Emotions. Sadness, anxiety, guilt, anger, mood swings, lack of emotional responsiveness, and feelings of helplessness, hopelessness, irritability, depression and fear. 

Thoughts. Frequent self-criticism, self-blame, worry, pessimism, impaired memory, impaired concentration, indecisiveness, confusion, a tendency to believe that everyone sees you in a negative light, and thoughts of suicide and death. 

Behavior. Crying spells, withdrawal from others, neglecting responsibilities, losing interest in personal appearance, loss of motivation, slowing down and using alcohol or other drugs.

Physical. Chronic fatigue, lack of energy, sleeping too much or too little, overeating or loss of appetite, constipation, weight loss or gain, headaches, irregular menstrual cycle, loss of sexual desire and unexplained aches or pain.

General. Talking about no reason to live or life having no purpose, not eating or overeating, and being involved in substance abuse.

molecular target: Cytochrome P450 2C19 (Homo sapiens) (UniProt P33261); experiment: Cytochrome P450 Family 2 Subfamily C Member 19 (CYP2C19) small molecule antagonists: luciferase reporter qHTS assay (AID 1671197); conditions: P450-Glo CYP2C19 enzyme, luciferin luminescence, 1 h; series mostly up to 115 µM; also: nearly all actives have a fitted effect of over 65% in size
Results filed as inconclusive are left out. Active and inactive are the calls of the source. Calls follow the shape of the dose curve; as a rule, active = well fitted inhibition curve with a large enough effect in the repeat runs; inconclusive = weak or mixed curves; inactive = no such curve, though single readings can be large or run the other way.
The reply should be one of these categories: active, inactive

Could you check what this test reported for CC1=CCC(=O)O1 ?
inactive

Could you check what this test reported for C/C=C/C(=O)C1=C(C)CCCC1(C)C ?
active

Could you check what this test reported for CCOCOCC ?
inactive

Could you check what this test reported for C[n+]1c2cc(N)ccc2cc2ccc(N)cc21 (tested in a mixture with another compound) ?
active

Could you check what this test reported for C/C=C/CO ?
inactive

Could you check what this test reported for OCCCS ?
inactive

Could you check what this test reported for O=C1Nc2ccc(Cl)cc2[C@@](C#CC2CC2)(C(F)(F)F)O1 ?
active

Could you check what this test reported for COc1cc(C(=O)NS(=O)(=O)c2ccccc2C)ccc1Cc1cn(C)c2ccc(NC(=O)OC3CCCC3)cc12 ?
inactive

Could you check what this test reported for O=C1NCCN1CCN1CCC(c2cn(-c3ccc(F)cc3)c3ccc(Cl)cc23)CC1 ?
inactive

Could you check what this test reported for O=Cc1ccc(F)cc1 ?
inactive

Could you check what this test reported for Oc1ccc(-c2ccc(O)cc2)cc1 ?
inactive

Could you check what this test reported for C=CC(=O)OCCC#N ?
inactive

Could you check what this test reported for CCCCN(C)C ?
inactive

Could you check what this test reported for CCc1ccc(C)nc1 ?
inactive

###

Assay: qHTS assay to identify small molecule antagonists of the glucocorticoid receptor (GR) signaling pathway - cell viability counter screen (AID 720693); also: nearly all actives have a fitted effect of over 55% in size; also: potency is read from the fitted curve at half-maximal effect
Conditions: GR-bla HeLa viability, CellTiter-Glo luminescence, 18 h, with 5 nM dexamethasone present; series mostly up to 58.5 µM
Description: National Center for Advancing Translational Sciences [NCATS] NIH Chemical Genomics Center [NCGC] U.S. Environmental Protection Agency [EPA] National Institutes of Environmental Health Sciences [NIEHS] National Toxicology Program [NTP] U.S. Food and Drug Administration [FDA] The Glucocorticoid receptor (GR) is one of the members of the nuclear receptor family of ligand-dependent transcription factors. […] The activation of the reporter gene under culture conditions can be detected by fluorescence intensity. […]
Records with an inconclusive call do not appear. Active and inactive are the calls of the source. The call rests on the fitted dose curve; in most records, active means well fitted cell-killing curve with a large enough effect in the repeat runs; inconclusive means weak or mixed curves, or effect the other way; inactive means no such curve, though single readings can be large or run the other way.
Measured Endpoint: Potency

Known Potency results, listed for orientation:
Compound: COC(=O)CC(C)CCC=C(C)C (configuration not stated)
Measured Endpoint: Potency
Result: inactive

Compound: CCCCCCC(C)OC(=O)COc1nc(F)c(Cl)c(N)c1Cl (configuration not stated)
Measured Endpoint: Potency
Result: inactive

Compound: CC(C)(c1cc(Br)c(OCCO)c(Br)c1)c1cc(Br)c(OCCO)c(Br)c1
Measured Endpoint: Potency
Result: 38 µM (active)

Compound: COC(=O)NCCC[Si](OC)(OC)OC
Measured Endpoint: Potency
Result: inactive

Following are some of the common risk factors for self-harm, including suicide, that should be recognized, evaluated and eliminated if possible: Depression (untreated or undertreated), social isolation (loneliness is a major issue for all ages, especially the elderly), major changes in social roles (e.g., new school, retirement, job loss, divorce), the recent death of a loved one, fear of prolonged illness, sleep deprivation, substance abuse, being a victim of abuse, suicidal ideation and behavior, as well as easy access to lethal weapons and/or means